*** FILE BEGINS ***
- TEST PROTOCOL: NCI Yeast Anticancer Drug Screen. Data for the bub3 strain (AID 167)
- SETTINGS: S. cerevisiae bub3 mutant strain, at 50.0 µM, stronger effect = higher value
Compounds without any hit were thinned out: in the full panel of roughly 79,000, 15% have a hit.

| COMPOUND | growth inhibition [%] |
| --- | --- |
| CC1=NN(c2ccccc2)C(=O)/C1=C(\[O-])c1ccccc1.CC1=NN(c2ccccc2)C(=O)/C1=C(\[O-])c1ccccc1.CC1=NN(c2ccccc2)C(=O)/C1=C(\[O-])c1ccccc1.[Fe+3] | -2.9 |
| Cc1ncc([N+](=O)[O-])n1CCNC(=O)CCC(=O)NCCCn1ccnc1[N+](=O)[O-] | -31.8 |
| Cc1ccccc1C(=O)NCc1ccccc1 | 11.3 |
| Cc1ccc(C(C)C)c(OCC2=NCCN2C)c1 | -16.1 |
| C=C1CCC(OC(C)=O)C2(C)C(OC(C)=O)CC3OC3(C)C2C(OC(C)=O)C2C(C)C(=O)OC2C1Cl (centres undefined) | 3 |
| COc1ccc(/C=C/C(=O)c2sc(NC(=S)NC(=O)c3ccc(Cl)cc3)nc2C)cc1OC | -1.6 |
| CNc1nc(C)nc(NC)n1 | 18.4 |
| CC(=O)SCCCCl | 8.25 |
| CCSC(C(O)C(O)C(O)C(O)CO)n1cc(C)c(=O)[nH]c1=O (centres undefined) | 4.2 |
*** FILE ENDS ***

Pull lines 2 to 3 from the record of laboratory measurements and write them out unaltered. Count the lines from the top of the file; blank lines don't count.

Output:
- SETTINGS: S. cerevisiae bub3 mutant strain, at 50.0 µM, stronger effect = higher value
Compounds without any hit were thinned out: in the full panel of roughly 79,000, 15% have a hit.